When your email service and your email program agree, and both use the term “spam”, for example, you may have two separate spam folders – one managed by the email service’s on-line spam filter, and the other managed by your desktop email program.
Or you may have a single spam folder into which both place the messages they identify as spam.
But one thing remains constant: when you “mark as spam” (or junk), that trains only the online service (if you’re doing it in a web interface) or your desktop email program (if you’re doing it on your PC). I know of no way to tell them both at the same time.
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12 comments on “What’s the Difference Between Spam and Junk Mail?”
Yahoo works the same, except they call it Bulk. I just told Thunderbird that the spam filter was the Bulk folder. Then I deleted the default Spam filter and now I only have one folder for spam.
What confuses me is there is a particular email I get from an email list I never signed up for. Following Leo’s advise, I won’t unsubscribe but mark it as spam. However Thumderbird keeps taking the spam flag off the email every time I mark it as spam (not each week’s version, but the same email). I’ll click Mark as Spam 10 times in a row and 10 times in a row Thunderbird will remove the flag. Then occasionally, I find a newsletter I want has been marked by Thunderbird as spam. I unmark it, yet Thurnderbird keeps marking it as spam. We have a continual fight until I finally give up figuring I can’t beat the computer. Why?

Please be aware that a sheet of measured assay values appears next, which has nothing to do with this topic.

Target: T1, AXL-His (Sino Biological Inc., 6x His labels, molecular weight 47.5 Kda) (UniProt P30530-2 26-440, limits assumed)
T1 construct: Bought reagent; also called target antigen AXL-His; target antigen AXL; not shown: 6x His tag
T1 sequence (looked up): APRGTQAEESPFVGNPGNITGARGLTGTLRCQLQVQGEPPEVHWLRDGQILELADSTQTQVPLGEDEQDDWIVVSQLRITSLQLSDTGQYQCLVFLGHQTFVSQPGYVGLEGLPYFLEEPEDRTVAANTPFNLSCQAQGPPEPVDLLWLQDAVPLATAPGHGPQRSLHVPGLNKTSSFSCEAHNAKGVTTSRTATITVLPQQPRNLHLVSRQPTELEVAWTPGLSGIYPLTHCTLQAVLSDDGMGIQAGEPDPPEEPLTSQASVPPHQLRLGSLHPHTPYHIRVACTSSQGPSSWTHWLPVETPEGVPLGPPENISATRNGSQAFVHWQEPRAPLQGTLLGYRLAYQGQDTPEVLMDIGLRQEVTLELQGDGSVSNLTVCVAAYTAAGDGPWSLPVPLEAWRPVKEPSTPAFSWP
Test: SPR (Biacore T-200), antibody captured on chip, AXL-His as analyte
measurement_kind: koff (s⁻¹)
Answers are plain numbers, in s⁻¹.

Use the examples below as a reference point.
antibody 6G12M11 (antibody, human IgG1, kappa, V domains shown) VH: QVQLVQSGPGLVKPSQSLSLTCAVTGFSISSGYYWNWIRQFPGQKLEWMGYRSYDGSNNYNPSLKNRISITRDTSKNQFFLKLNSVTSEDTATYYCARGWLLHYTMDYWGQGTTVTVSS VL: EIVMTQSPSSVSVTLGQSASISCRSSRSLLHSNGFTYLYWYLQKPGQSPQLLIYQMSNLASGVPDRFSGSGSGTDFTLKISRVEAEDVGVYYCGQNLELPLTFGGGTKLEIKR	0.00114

Did you ever whitelist the address that thunderbird keeps removing the spam flag?
I have the same issue with Thunderbird: a newsletter which I want to receive always ends up in the spam folder. No matter how many times I mark it as not spam, it gets reverted to marked as spam by Thunderbird. The email address of the sender is whitelisted, but its spam filter seems to overrule this. Once I even deleted Thunderbird’s entire spam databse and retrained it. This did not work either: after a while was the newsletter again marked as spam.
Thunderbird insists on marking your newsletters as junk. Every time I get a newsletter I mark it as ‘Not Junk’ and click on ‘Ignore warnings about this message’. In addition, I have your address in my address book, but it is still happening. How long does it take Thunderbird to learn?
It will always claim it’s a “scam” (for reasons outlined in this article: http://ask-leo.com/why_is_thunderbird_saying_your_newsletter_might_be_a_scam.html ). If it’s actually throwing it in the junk folder, I don’t know how many times it’ll take – it varies from person to person and the rest of the email you get.
Leo’s Newsletter is marked as junk by Thunderbird on my PC as well.
It also marks as junk two other newsletters I get from US sites.
UK newsletters get through AOK
I’ve been marking the US newsletters as not junk for at least 3 years, so it appears to take time – ah well curiouser & curioser
Strangely enough, Bob Rankin’s newsletters get through with no trouble. What’s Leo done to upset Mozilla? :-) Just joking.
Thanks very much for your informative article. I’ve always wondered why I had duplicate “spam” and “junk” folders in some of my Thunderbird email accounts, and not others. Now I know!
I have instructed my Thunderbird spam filter to send spam to the Spam folder for the account instead of the Thunderbird Junk folder. That way all my spam is in one folder and the TBird Junk folder is always empty.
One thing I used to do is with any mail sent to the spam folder, I’d mark it as junk in Thunderbird so Thunderbird gets the extra training. But I think that was overkill.
Come on LEO. Saying “IMAP Protocol” is saying “Internet Message Access Protocol Protocol” :-)
(Your personal grammar Nazi)
Yeah, but I’ll bet you occasionally refer to the “HIV virus,” LOL!